Script for Script

Things Change

In recent months, there’s been a midsize, media-driven kerfuffle surrounding the markedly waning importance of teaching cursive writing in schools. This topic is neither my motivation nor something I hold in high regard, but it serves to show that as society progresses, so shift its priorities. What was once regarded as a staple of the educated has fallen on the side of irrelevance and now faces complete omission from curriculum. Teaching children to code is a relatively new initiative and has been met with a great deal of success. Children are natural learners, especially when it comes to language.

coding-kids

Children learn to make video games at a coding camp in British Columbia.

Language is Language

Though it may seem an oversimplification to describe computer code as basally a language, that’s really what it is.

public static void main(String[] args) {}

Without prior exposure, this may seem like an incoherent word salad with cringe-worthy punctuation, utterly meaningless and devoid of sentiment. However, if you don’t speak German, is it more or less nonsensical than:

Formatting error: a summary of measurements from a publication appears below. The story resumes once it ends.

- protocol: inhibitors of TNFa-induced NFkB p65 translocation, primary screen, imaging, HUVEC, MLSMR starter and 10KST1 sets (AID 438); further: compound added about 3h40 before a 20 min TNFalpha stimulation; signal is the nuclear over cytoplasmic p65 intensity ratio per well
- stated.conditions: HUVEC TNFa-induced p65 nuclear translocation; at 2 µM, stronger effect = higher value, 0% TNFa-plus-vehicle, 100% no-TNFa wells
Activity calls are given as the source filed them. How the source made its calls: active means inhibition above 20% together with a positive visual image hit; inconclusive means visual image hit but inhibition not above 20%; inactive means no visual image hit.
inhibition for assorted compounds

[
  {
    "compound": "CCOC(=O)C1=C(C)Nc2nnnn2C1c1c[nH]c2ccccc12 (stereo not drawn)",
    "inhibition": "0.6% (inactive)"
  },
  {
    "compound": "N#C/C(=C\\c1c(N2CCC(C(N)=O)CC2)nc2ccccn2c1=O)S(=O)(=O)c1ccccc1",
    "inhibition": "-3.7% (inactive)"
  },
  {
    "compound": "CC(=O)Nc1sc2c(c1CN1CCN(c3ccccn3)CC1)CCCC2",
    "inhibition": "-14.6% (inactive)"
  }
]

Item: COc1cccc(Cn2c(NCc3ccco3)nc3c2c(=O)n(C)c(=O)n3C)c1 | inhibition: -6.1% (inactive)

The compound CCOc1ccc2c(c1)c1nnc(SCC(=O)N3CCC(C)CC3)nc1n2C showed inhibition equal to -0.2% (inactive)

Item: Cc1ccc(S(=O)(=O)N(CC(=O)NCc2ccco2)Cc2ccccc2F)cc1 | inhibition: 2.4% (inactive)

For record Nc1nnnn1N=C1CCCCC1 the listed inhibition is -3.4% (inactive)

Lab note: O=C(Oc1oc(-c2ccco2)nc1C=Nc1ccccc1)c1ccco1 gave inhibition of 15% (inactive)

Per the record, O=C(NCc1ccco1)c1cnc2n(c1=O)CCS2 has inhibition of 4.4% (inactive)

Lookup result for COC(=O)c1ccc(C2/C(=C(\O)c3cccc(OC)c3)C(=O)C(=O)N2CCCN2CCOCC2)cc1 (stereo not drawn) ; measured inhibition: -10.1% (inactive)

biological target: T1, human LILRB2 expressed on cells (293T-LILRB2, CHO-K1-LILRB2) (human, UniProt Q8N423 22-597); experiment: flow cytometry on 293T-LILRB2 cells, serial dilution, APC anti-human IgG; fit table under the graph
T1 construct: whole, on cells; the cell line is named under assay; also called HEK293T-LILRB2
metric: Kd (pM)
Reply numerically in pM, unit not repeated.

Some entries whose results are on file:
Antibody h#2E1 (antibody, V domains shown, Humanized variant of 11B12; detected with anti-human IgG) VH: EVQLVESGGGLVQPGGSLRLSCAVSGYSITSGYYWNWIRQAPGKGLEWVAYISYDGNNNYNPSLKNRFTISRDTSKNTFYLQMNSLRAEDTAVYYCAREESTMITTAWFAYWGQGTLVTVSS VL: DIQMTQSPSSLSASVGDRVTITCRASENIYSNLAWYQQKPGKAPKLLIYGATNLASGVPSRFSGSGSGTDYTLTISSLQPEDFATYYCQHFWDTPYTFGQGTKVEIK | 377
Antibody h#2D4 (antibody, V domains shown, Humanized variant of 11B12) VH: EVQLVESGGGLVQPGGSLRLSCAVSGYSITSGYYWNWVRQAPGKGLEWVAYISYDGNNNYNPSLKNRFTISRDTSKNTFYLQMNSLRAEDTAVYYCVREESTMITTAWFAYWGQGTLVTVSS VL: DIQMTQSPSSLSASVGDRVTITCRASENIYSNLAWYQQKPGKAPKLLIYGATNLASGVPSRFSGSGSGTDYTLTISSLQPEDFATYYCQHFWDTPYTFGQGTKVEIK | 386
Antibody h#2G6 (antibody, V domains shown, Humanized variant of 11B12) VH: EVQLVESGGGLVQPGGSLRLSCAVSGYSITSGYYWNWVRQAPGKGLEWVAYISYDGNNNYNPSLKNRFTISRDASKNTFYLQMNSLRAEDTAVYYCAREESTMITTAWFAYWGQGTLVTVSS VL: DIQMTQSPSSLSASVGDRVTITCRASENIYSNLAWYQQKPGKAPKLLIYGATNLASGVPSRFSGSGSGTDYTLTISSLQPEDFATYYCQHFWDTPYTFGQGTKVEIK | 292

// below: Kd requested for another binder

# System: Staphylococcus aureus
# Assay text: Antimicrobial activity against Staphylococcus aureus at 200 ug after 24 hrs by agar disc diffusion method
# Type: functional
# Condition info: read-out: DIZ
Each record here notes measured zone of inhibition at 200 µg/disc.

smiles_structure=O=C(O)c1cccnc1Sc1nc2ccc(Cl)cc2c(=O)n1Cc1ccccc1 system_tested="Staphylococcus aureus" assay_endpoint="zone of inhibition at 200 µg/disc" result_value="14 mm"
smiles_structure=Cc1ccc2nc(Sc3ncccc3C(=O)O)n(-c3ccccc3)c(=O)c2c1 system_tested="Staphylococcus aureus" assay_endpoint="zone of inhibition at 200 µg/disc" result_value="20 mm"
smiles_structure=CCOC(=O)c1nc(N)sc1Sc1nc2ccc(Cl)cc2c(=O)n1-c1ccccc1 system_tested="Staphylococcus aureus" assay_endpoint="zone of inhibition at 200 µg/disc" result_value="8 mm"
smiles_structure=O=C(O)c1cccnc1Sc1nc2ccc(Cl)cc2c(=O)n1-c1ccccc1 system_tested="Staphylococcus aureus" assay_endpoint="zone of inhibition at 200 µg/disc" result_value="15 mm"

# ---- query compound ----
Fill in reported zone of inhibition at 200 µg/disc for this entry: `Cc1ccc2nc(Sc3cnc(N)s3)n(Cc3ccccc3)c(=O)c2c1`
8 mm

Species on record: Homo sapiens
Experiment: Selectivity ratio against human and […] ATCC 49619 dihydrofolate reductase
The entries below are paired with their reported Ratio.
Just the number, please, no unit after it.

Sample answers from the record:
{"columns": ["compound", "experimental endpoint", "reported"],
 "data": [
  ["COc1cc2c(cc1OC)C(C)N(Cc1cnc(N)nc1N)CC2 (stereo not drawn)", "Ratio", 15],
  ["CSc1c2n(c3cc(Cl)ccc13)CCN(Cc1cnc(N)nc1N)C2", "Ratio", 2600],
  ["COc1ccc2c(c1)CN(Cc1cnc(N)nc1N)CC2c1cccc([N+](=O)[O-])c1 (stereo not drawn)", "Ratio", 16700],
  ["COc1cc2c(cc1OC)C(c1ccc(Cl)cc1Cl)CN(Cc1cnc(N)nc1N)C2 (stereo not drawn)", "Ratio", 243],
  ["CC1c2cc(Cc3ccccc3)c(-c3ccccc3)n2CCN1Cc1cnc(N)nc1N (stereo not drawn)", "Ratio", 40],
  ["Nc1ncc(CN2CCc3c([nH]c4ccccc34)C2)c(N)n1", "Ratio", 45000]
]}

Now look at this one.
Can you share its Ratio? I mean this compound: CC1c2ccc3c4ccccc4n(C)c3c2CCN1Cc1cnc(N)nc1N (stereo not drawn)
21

Die Zeit wird uns alle ändern.

Both convey meaning if and only if you understand the language and both contain meaning regardless of your understanding. We continue to peddle foreign language in schools, which I believe still provides benefit, but perhaps it’s time to also consider something a bit more ubiquitous.

Boundless Benefits

By and large, the majority of people who’ve spent time learning a new language will never us it outside of a classroom, save a few misspoken attempts at locating a bathroom on vacation. What could you do if you had a basic understanding of how almost everything around you worked? Computers are everywhere, not just in the devices you expect (phones, tablets, laptops) but in most devices that require electricity (thermostats, cars, microwaves, motion lights).

Certainly Uncertainly Certain

More basic even than the understanding of minimally computerized operation is that of the logic that governs it. Exposing youth to complex ideas and problems early allows them to more fully internalize their construction, deconstruction, and ultimately, solution. Working through multi-tiered input Booleans (true/false statements) could eventually enable children to lead their parents through a horrific briar patch of quadruple negatives just to figure out if they’ve cleaned their room.

Teach a Man to Fish…

We can be fairly confident that technology is not a fad nor quickly deescalating trend. It seems to be in it for the long haul and it appears to have the support required for indefinite longevity. Prepping students for the program-governed world they will one day mold themselves seems an obvious and necessary lesson.

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